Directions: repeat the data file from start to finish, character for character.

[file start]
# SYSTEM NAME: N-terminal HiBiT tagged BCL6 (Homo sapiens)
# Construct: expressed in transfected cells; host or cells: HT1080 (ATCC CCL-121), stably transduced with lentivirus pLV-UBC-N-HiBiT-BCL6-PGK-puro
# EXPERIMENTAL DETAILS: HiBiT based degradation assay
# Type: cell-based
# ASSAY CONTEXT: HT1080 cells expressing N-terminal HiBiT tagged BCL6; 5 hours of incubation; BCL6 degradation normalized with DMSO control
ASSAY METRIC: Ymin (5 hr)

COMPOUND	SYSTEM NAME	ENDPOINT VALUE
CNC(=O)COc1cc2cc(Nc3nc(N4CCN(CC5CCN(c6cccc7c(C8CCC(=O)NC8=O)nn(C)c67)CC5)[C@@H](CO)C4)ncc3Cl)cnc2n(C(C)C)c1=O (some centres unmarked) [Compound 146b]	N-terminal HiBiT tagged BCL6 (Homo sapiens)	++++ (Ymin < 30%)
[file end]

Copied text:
# SYSTEM NAME: N-terminal HiBiT tagged BCL6 (Homo sapiens)
# Construct: expressed in transfected cells; host or cells: HT1080 (ATCC CCL-121), stably transduced with lentivirus pLV-UBC-N-HiBiT-BCL6-PGK-puro
# EXPERIMENTAL DETAILS: HiBiT based degradation assay
# Type: cell-based
# ASSAY CONTEXT: HT1080 cells expressing N-terminal HiBiT tagged BCL6; 5 hours of incubation; BCL6 degradation normalized with DMSO control
ASSAY METRIC: Ymin (5 hr)

COMPOUND	SYSTEM NAME	ENDPOINT VALUE
CNC(=O)COc1cc2cc(Nc3nc(N4CCN(CC5CCN(c6cccc7c(C8CCC(=O)NC8=O)nn(C)c67)CC5)[C@@H](CO)C4)ncc3Cl)cnc2n(C(C)C)c1=O (some centres unmarked) [Compound 146b]	N-terminal HiBiT tagged BCL6 (Homo sapiens)	++++ (Ymin < 30%)